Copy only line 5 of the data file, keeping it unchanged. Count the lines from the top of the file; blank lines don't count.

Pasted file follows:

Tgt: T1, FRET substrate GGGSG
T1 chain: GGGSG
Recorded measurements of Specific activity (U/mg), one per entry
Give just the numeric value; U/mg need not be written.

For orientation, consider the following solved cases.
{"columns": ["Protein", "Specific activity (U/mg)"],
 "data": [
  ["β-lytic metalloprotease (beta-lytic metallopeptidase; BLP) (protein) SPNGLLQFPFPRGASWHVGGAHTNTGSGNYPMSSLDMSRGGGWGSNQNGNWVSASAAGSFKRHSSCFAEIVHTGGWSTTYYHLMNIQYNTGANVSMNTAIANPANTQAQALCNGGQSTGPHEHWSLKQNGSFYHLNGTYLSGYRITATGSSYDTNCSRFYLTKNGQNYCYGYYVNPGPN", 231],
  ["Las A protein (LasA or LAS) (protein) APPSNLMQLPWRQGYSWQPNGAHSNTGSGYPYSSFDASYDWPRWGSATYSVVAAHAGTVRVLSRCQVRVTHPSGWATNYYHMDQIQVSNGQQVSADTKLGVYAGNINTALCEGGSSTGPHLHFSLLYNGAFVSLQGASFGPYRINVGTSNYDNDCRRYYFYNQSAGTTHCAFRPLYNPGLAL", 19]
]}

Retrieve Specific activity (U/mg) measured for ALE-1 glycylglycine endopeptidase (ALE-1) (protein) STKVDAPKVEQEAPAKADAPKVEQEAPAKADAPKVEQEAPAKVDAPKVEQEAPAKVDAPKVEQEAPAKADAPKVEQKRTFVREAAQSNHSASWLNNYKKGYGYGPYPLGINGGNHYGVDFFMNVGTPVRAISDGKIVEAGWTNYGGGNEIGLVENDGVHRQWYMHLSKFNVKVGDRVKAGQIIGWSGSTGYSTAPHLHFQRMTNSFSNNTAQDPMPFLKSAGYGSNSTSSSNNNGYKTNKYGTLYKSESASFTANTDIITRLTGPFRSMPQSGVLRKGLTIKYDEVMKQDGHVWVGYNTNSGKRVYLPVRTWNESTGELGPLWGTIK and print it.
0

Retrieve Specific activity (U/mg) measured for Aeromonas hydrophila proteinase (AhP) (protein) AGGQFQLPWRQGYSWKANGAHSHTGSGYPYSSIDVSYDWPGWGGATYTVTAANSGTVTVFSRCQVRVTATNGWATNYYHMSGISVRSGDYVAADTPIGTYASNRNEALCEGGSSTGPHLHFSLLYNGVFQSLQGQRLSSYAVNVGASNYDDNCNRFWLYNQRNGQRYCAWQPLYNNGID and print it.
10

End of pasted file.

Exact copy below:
For orientation, consider the following solved cases.